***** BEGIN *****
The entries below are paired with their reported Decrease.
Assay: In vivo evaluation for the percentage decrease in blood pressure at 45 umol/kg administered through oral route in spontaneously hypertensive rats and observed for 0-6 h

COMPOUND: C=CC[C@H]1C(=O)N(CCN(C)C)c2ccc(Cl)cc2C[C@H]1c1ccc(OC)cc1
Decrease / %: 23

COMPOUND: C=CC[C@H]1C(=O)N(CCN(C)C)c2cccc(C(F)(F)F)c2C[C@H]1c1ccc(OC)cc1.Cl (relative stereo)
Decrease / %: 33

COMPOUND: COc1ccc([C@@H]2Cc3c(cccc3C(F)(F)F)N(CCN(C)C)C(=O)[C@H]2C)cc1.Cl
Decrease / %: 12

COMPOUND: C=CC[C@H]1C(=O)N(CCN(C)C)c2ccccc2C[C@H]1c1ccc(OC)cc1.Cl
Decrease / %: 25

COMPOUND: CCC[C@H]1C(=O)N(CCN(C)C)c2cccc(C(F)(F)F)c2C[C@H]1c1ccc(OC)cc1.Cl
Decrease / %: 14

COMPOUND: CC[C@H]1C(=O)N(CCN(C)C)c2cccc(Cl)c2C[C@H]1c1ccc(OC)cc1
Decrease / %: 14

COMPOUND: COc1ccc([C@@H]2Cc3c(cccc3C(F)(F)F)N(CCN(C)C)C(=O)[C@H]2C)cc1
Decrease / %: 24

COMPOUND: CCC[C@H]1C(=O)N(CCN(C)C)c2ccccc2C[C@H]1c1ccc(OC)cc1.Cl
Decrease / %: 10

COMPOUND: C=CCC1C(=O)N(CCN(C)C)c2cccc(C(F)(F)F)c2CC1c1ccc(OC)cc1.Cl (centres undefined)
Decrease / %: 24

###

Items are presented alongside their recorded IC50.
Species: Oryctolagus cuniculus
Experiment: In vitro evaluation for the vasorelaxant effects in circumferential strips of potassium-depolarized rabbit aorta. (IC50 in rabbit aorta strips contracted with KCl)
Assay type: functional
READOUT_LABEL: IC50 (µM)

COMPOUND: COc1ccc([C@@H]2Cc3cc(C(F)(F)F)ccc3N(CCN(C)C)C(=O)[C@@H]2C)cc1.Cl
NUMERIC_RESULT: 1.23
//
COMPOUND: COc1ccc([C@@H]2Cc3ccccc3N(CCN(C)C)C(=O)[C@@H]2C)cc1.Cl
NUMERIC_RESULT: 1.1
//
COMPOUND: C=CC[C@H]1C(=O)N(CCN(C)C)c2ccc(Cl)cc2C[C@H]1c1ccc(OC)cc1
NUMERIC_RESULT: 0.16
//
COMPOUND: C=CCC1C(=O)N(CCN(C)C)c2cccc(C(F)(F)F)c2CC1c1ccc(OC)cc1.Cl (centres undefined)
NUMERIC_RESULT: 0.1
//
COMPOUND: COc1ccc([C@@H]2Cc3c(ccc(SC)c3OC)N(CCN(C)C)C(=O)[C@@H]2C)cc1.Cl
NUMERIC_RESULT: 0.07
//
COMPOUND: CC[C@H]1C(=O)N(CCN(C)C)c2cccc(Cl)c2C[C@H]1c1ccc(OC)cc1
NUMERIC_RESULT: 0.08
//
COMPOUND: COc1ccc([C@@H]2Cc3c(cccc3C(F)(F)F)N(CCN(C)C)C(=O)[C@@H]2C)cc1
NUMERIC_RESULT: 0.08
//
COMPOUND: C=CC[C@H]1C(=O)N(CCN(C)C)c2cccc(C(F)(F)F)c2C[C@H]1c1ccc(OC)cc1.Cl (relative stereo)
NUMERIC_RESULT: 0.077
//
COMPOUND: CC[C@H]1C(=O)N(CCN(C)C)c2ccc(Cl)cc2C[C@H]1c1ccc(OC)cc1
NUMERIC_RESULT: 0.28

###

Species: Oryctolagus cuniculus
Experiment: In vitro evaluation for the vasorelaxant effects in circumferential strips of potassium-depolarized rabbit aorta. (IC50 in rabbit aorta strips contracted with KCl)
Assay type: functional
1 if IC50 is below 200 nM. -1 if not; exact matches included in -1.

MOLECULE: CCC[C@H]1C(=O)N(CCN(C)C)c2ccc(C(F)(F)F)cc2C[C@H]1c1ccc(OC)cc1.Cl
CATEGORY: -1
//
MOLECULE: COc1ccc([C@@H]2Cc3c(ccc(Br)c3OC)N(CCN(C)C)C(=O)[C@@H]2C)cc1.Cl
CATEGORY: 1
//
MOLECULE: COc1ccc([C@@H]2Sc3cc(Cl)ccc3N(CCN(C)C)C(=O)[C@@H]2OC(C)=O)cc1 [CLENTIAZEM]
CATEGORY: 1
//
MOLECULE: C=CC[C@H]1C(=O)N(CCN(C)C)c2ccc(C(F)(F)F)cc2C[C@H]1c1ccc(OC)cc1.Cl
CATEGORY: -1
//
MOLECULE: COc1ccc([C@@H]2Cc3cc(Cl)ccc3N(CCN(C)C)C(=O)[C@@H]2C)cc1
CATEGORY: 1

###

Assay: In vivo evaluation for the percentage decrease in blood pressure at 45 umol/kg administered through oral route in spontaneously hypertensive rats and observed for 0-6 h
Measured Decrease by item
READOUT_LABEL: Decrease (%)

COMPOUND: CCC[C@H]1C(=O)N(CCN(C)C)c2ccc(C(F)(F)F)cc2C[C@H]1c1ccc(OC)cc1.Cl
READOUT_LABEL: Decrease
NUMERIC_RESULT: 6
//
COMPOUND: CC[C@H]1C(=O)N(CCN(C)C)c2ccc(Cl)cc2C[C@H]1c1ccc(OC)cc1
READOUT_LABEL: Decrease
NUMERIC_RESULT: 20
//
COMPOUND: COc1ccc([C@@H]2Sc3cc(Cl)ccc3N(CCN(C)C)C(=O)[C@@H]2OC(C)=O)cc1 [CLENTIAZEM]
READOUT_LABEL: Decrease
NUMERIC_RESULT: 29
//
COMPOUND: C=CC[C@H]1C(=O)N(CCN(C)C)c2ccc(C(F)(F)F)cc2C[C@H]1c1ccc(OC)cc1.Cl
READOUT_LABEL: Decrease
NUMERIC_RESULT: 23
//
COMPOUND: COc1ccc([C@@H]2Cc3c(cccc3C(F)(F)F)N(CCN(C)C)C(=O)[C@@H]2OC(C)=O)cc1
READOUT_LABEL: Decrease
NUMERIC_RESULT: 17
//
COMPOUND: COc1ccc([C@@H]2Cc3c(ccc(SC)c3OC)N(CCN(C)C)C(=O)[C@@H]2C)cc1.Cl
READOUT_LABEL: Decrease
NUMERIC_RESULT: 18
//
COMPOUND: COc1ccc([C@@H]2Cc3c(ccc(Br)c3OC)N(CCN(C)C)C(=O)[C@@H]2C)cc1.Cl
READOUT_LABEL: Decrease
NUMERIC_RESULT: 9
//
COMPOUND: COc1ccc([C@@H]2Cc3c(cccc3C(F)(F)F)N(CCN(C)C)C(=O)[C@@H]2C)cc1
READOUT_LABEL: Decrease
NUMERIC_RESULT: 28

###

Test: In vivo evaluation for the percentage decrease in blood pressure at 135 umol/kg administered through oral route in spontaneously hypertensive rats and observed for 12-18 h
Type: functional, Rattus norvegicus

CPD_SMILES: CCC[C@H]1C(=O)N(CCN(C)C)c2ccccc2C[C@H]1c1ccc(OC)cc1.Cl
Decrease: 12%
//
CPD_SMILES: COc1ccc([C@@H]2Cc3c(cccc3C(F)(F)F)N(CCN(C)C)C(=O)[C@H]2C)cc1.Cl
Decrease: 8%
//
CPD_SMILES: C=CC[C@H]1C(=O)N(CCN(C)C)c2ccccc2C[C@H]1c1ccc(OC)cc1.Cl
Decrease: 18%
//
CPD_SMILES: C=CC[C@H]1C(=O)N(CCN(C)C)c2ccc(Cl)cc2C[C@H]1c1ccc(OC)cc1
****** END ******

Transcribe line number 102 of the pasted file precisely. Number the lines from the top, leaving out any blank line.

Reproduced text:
NUMERIC_RESULT: 9